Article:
Loss and Our Lives

Imagine that a large boulder suddenly, unexpectedly drops into the sea.  It makes a terrific splash and, in moments, a large crater is carved out of the water. Waves cascade outward in ever widening circles, causing all sorts of disruption, both permanent and temporary, major and minor.  Then, over time, sometimes a long time, sometimes only minutes, the water closes over the hole in the sea and the sea becomes still, as if the boulder had never dropped and started all this commotion. Sometimes, when I hear about a death or a tragedy that is not mine, that is the image that comes to my mind. If it isn’t my loss, I’m just hit by a wave or ripple but it passes and emotions become smooth rather quickly. 

However, if it is my loss, if the boulder has dropped into my life, the disruption continues underwater long after the surface seems to regain normalcy and calm.  When the boulder crashes into my sea, coral gets broken, tiny creatures are crushed or swim away, and turmoil extends in all directions as the boulder sinks onto the ocean floor and settles in.  Eventually, in weeks, months, or years, long after the surface has returned to being placid and shining, everything below has also worked hard and long to reconstitute, one way or another, around this massive boulder that was once an intrusion but is now a part of ongoing life.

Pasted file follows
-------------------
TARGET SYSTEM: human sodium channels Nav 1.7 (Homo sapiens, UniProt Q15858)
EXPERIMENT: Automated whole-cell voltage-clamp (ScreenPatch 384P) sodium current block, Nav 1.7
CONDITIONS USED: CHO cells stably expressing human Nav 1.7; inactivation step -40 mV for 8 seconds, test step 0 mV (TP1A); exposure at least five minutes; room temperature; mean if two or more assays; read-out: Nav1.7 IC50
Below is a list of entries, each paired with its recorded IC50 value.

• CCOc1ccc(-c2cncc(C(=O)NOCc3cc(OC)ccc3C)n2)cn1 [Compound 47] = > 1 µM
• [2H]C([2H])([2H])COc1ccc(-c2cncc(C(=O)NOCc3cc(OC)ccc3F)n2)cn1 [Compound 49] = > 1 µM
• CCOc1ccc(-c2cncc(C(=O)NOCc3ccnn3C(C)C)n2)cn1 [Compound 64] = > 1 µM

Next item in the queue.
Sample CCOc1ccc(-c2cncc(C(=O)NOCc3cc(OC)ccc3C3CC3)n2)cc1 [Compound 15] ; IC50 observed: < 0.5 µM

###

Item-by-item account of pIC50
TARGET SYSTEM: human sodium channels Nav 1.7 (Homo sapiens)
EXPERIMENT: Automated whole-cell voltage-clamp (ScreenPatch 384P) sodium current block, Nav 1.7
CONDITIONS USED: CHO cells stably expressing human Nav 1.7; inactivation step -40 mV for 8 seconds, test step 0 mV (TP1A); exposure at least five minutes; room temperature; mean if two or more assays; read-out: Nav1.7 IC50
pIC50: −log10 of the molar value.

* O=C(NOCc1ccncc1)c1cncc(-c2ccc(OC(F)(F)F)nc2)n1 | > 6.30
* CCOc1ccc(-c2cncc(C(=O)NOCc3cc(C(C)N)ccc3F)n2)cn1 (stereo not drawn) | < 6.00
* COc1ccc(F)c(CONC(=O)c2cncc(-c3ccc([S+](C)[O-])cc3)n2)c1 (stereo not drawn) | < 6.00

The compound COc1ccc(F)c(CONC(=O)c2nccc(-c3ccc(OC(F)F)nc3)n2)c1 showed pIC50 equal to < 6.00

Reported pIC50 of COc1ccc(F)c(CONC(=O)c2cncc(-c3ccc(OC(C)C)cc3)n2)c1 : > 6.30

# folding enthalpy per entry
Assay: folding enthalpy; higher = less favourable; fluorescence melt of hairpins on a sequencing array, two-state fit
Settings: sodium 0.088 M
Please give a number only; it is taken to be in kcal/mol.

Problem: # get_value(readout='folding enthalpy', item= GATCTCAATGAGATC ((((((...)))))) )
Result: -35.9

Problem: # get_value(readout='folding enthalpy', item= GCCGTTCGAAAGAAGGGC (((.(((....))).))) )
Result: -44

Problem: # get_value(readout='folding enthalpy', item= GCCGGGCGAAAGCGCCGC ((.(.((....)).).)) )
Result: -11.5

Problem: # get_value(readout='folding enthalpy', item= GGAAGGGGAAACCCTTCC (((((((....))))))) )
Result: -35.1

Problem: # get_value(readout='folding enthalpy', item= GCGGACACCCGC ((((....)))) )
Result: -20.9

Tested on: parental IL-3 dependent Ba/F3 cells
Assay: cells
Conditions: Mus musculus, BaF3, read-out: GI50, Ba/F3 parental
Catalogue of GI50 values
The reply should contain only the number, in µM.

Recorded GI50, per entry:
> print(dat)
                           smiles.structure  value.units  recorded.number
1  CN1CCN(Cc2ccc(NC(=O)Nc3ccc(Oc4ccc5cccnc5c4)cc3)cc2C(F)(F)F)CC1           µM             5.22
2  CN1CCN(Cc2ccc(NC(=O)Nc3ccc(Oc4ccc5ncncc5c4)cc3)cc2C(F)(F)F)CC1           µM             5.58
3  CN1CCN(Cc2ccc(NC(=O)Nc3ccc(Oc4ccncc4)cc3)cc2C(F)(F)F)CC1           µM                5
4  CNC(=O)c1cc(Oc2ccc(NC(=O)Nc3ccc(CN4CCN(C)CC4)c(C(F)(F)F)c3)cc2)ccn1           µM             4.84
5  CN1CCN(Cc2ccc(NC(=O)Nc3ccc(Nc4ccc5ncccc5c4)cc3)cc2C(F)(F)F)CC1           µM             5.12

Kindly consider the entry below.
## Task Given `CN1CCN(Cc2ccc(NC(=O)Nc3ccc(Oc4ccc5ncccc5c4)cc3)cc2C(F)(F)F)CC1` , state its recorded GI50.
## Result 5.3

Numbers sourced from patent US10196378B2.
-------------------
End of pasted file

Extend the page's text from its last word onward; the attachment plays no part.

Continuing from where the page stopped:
If you are an early career clinician, a professor who teaches interviewing skills, or a clinical supervisor, you will find my newest book, “What Do I Say? The Therapist’s Guide To Answering Client’s Questions” (with C. Waehler, published by John Wiley, 2011) a  practical, useful addition to your library.   http://www.amazon.com/s/ref=nb_sb_noss?url=search-alias%3Dstripbooks&field-keywords=what+do+i+say+edelstein 


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